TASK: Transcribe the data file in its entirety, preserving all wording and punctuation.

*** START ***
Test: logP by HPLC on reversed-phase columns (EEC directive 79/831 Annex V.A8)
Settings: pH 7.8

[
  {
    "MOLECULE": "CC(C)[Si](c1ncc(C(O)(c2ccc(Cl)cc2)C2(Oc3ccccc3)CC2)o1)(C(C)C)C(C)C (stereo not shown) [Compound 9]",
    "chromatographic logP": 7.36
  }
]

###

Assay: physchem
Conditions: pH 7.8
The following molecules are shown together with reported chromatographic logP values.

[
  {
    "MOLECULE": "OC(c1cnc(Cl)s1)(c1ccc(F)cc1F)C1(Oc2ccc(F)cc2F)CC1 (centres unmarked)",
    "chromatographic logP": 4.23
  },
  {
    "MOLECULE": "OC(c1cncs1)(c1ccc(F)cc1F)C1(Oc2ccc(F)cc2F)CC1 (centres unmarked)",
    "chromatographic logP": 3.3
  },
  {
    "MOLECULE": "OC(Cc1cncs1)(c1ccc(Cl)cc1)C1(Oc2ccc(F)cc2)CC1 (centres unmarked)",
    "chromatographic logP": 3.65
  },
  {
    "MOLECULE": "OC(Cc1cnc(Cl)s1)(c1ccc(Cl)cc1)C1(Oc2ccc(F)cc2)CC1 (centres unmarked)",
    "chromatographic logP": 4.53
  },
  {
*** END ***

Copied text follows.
Test: logP by HPLC on reversed-phase columns (EEC directive 79/831 Annex V.A8)
Settings: pH 7.8

[
  {
    "MOLECULE": "CC(C)[Si](c1ncc(C(O)(c2ccc(Cl)cc2)C2(Oc3ccccc3)CC2)o1)(C(C)C)C(C)C (stereo not shown) [Compound 9]",
    "chromatographic logP": 7.36
  }
]

###

Assay: physchem
Conditions: pH 7.8
The following molecules are shown together with reported chromatographic logP values.

[
  {
    "MOLECULE": "OC(c1cnc(Cl)s1)(c1ccc(F)cc1F)C1(Oc2ccc(F)cc2F)CC1 (centres unmarked)",
    "chromatographic logP": 4.23
  },
  {
    "MOLECULE": "OC(c1cncs1)(c1ccc(F)cc1F)C1(Oc2ccc(F)cc2F)CC1 (centres unmarked)",
    "chromatographic logP": 3.3
  },
  {
    "MOLECULE": "OC(Cc1cncs1)(c1ccc(Cl)cc1)C1(Oc2ccc(F)cc2)CC1 (centres unmarked)",
    "chromatographic logP": 3.65
  },
  {
    "MOLECULE": "OC(Cc1cnc(Cl)s1)(c1ccc(Cl)cc1)C1(Oc2ccc(F)cc2)CC1 (centres unmarked)",
    "chromatographic logP": 4.53
  },
  {